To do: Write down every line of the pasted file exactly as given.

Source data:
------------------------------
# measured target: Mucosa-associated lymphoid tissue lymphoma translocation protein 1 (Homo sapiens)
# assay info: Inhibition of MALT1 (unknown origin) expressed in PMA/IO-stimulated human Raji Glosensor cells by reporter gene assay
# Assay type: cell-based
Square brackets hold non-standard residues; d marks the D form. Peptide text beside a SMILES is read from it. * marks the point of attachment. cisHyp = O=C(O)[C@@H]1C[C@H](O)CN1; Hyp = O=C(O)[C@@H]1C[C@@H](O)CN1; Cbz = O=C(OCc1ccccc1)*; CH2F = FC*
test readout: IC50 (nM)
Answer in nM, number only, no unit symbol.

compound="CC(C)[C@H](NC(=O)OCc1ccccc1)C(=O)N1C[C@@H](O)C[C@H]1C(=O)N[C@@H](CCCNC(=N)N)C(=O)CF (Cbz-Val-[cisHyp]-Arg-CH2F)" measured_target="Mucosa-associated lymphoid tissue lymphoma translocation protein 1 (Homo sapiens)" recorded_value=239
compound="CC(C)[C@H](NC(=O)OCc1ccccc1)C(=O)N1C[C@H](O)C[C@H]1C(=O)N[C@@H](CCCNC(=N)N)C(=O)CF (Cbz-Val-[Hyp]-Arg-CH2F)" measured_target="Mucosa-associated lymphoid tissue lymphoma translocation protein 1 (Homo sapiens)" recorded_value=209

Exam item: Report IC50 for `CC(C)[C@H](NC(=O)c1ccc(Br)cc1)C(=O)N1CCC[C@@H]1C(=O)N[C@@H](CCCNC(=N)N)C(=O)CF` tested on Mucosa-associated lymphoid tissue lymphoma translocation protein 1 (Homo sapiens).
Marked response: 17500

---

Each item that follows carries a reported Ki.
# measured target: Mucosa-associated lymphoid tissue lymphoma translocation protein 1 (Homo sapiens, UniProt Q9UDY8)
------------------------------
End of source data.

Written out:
# measured target: Mucosa-associated lymphoid tissue lymphoma translocation protein 1 (Homo sapiens)
# assay info: Inhibition of MALT1 (unknown origin) expressed in PMA/IO-stimulated human Raji Glosensor cells by reporter gene assay
# Assay type: cell-based
Square brackets hold non-standard residues; d marks the D form. Peptide text beside a SMILES is read from it. * marks the point of attachment. cisHyp = O=C(O)[C@@H]1C[C@H](O)CN1; Hyp = O=C(O)[C@@H]1C[C@@H](O)CN1; Cbz = O=C(OCc1ccccc1)*; CH2F = FC*
test readout: IC50 (nM)
Answer in nM, number only, no unit symbol.

compound="CC(C)[C@H](NC(=O)OCc1ccccc1)C(=O)N1C[C@@H](O)C[C@H]1C(=O)N[C@@H](CCCNC(=N)N)C(=O)CF (Cbz-Val-[cisHyp]-Arg-CH2F)" measured_target="Mucosa-associated lymphoid tissue lymphoma translocation protein 1 (Homo sapiens)" recorded_value=239
compound="CC(C)[C@H](NC(=O)OCc1ccccc1)C(=O)N1C[C@H](O)C[C@H]1C(=O)N[C@@H](CCCNC(=N)N)C(=O)CF (Cbz-Val-[Hyp]-Arg-CH2F)" measured_target="Mucosa-associated lymphoid tissue lymphoma translocation protein 1 (Homo sapiens)" recorded_value=209

Exam item: Report IC50 for `CC(C)[C@H](NC(=O)c1ccc(Br)cc1)C(=O)N1CCC[C@@H]1C(=O)N[C@@H](CCCNC(=N)N)C(=O)CF` tested on Mucosa-associated lymphoid tissue lymphoma translocation protein 1 (Homo sapiens).
Marked response: 17500

---

Each item that follows carries a reported Ki.
# measured target: Mucosa-associated lymphoid tissue lymphoma translocation protein 1 (Homo sapiens, UniProt Q9UDY8)